This Cryptocoryne from Sri Lanka used (mistakenly) to be called Cryptocoryne nevillii, but this is the name of a species that has never been used in aquariums. Like many other Cryptocorynes, not much happens the first month after planting. But then it starts to grow, and willingly produces plenty of runners which form a compact group. The plant becomes 7-20 cm tall, and each roset 7-15 cm wide. 

Cyperus-species are widespread all over the tropics, but only a few of them are good underwater plants. Cyperus helferi from Thailand is the first Cyperus-species used in aquariums, 20-35 cm tall and a roset from 15-25 cm wide. It requires a relatively large amount of light, and CO2 addition is recommended to promote growth. In aquariums with good water flow the plant sways beautifully in the current. 

Didiplis diandra from North America is a fine plant which should be planted in small groups with stems from 10-15 cm and 2-5 cm wide. In good light it develops red shoot tips which form a beautiful contrast with other green plants. A demanding plant which needs a lot of light and prefers soft water. CO2 addition boosts growth considerably. Also known as Peplis diandra.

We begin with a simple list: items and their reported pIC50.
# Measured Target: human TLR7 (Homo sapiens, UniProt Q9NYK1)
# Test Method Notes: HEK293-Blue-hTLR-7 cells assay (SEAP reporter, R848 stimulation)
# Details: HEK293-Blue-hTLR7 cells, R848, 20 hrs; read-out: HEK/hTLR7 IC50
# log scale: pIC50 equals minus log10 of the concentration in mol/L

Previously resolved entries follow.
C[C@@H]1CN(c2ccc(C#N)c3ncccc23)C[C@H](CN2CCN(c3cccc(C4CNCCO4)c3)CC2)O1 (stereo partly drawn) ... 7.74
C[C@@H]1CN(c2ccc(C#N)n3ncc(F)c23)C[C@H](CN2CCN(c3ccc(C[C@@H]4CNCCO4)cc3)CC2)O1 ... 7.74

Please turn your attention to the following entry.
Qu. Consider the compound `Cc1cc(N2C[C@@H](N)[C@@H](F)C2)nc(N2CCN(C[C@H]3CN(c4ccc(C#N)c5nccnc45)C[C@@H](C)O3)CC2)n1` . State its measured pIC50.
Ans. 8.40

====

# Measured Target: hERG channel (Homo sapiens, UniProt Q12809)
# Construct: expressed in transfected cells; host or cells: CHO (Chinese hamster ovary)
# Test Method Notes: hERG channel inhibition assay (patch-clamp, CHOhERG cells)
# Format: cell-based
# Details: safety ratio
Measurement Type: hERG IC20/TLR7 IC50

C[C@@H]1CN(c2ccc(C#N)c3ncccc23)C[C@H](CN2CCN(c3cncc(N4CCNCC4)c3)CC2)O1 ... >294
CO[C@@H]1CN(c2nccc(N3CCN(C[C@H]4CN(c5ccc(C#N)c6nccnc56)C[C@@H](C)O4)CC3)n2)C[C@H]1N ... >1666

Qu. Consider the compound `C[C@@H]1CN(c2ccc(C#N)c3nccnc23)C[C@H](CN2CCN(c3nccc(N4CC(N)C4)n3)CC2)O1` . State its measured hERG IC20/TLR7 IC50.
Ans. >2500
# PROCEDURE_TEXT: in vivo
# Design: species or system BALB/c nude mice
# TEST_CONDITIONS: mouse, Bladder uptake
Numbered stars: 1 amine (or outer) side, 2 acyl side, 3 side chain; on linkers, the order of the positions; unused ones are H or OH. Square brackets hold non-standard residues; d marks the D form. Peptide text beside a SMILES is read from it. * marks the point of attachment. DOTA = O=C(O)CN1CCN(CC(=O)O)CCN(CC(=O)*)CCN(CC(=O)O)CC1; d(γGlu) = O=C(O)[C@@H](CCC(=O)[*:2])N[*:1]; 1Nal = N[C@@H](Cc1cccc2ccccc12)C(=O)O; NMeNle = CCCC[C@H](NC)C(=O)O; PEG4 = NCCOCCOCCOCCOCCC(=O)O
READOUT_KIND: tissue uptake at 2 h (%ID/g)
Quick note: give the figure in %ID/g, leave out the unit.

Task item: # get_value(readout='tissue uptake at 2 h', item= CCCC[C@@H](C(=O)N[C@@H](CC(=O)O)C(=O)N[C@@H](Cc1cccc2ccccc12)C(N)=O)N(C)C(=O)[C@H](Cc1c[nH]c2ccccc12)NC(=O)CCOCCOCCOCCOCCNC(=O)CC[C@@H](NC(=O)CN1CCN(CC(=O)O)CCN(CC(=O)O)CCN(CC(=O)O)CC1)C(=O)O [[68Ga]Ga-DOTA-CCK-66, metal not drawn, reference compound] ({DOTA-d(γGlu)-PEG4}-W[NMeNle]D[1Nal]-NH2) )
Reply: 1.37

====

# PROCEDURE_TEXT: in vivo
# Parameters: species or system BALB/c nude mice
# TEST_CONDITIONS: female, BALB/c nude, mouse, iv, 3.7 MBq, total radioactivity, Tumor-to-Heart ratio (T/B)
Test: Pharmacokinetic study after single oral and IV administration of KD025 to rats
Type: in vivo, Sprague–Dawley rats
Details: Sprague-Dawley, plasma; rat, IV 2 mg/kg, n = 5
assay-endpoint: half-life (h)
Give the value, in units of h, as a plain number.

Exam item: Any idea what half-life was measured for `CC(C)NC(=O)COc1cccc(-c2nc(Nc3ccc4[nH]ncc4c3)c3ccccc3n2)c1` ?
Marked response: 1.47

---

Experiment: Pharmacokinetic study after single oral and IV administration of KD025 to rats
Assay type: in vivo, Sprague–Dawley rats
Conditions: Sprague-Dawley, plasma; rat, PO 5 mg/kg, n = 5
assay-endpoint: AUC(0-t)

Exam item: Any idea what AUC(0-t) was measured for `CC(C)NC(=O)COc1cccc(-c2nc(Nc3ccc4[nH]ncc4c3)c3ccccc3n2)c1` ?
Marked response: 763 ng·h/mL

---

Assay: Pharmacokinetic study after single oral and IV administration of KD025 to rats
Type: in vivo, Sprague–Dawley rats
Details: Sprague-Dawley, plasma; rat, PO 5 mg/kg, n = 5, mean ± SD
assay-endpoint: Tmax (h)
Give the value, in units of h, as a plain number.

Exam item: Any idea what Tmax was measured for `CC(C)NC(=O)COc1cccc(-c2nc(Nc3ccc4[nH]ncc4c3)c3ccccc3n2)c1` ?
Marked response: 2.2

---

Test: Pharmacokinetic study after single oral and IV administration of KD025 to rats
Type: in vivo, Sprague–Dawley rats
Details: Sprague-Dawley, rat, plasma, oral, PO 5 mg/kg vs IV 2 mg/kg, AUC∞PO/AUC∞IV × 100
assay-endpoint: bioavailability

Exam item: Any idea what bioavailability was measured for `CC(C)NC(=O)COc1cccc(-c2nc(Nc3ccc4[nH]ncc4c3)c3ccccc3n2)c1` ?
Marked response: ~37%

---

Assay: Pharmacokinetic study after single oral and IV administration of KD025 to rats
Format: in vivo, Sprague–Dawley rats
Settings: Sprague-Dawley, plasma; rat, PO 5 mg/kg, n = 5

107 POT

133A POT

031 POT

PG7

PG7

PG7


Echinodorus ’Aquartica’

Echinodorus bleheri

Echinodorus cordifolius ssp. fluitans

Characteristics of the cultivar Echinodorus ’Aquartica’ are its round, bright green leaves. Its compact (10-20 cm), low growth makes it suitable as a decorative solitary plant. Slow growing and easy to care for, Echinodorus ’Aquartica’ retains the refreshing green colour of its leaves in normal lighting and nutrient conditions in the aquarium. Echinodorus ’Aquartica’ was developed by Kristian Iversen from the ”Aquartica’’ company. 

Echinodorus bleheri from South America is undemanding and beautiful, and becomes 20-50 cm tall. A nutritious bottom promotes growth, but the plant needs pruning to prevent it depriving plants underneath of light. Echinodorus bleheri does well even in poorly illuminated aquariums, as it grows towards the light. It is a hardy and easy solitary plant for both beginners and the more experienced with quite large aquariums.

A comparatively fast-growing Echinodorus from Mexico, suitable for large aquariums reaching 20-50 cm long leaves and a 15-30 cm wide roset. Unlike other roundleafed varieties of the species, Echinodorus cordifolius ssp. fluitans is less likely to grow up over the water surface. If it grows large enough, it forms large leaves just under the surface instead.